Date of Award


Document Type


Degree Name

Doctor of Philosophy (PhD)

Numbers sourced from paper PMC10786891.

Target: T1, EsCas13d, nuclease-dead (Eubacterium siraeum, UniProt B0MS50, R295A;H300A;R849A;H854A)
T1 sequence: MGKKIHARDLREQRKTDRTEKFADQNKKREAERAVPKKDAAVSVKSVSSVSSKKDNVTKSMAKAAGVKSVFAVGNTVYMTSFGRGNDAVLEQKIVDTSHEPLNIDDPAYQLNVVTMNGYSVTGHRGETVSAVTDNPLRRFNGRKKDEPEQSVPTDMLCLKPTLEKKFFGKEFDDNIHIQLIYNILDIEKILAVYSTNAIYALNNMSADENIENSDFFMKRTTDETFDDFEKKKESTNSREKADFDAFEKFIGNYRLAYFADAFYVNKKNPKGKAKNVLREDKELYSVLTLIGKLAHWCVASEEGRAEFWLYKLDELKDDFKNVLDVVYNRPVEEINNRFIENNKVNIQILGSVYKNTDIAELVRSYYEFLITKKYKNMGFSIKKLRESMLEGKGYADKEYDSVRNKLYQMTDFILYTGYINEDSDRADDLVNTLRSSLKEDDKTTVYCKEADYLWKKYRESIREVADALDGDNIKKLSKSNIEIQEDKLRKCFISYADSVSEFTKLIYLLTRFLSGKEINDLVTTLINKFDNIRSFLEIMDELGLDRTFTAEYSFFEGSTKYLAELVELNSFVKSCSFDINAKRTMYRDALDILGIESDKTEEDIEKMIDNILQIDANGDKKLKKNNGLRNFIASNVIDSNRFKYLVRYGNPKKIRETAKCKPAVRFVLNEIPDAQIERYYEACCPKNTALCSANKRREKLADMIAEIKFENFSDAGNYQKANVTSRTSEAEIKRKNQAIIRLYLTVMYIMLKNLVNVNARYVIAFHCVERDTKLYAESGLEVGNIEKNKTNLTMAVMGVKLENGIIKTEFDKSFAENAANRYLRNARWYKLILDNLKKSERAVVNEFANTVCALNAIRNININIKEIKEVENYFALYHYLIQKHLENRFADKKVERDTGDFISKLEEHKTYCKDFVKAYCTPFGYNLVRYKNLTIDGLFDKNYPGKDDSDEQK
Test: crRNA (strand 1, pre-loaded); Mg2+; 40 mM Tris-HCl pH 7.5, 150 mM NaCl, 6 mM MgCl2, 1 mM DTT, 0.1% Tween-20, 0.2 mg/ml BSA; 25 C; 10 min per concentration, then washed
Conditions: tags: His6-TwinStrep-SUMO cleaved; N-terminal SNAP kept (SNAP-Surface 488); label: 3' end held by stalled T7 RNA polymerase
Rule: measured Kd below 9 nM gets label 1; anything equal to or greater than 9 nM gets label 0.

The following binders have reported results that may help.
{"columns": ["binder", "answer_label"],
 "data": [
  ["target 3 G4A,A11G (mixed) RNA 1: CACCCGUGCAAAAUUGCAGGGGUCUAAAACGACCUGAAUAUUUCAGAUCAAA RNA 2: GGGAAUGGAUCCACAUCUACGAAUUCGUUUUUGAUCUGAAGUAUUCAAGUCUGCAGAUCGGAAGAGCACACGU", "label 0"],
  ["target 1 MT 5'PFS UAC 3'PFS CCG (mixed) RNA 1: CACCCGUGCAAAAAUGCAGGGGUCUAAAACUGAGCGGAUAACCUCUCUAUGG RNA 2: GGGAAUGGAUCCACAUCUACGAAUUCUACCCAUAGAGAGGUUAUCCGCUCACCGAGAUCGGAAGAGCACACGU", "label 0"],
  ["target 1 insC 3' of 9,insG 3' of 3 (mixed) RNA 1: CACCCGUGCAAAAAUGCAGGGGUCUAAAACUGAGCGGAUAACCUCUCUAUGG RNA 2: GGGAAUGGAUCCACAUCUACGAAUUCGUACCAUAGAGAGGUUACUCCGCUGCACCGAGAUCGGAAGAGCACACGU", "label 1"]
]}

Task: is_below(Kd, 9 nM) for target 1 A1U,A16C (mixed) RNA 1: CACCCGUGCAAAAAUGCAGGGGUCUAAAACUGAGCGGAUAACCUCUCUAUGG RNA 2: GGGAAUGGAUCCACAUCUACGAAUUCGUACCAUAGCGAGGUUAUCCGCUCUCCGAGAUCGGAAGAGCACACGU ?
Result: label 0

Chlamydomonas acidophila is a unicellular green alga of the order Chlamydomonadales. Our research efforts were allied along two lines: (1) Characterization of the C. acidophila mitochondrial genome (mtDNA) and (2) Elucidation of any molecular events responsible for C. acidophila's heavy metal tolerance. The mitochondrial genomes of the protists have been underrepresented in the sequence databases. Among the protists, the alga genera Chlamydomonas shows a reduced mtDNA content with a highly rearranged gene structure. It was decided to sequence C. acidophila's mtDNA to further elucidate the evolutionary paths among the Chlamydomonads and add to the protist sequence database. A 15 kb fragment of C. acidophila's mtDNA was cloned and sequenced. The genes identified included apocytochrome b; partial sequences of subunits 2 and 5 and a complete subunit 1 of the NADH dehydrogenase complex; subunit 1 of the cytochrome oxidase complex; discontinuous and scrambled large and small subunit ribosomal rRNA; and four tRNAs whose anticodons specify tryptophan, glutamine, and 2 methionines (one of which appears to be a pseudogene). The mtDNA of C. acidophila, therefore, probably encodes a reduced gene coding capacity common among the Chlamydomonadales. In fact the basic gene order is colinear with that of C. eugametos. However, C. acidophila appears to have two distinctive features: (1) The reduced size of intergenic spacers, and (2) Non-synonymous insertion of a number of group I introns within the partial sequence. These differences suggest a recent divergence between C. acidophila and C. eugametos, and place them very close phylogenetically. It was also noticed that C. acidophila exhibits a higher tolerance for cadmium than do other Chlamydomonas species. Cadmium is a potent environmental toxin and carcinogen that is accumulating in the environment through anthropogenic and natural means. Knowledge of the characteristics of metal tolerant species has yielded valuable insights into the nature of cadmium tolerance, and may one day aid in the safe disposal of this metal. In an attempt to understand the role of mtDNA during cadmium exposure, a 5 kb Hind III fragment of mtDNA was cloned onto a pGem vector (pJB2). That fragment was hybridized to Northern blots of cadmium challenged C. acidophila cells, and a transcript of ∼300 bp in size was shown to increase during cadmium challenge. Restriction studies and DNA sequencing has revealed that the transcript was produced from a 1500 bp region and appears to be rRNA.

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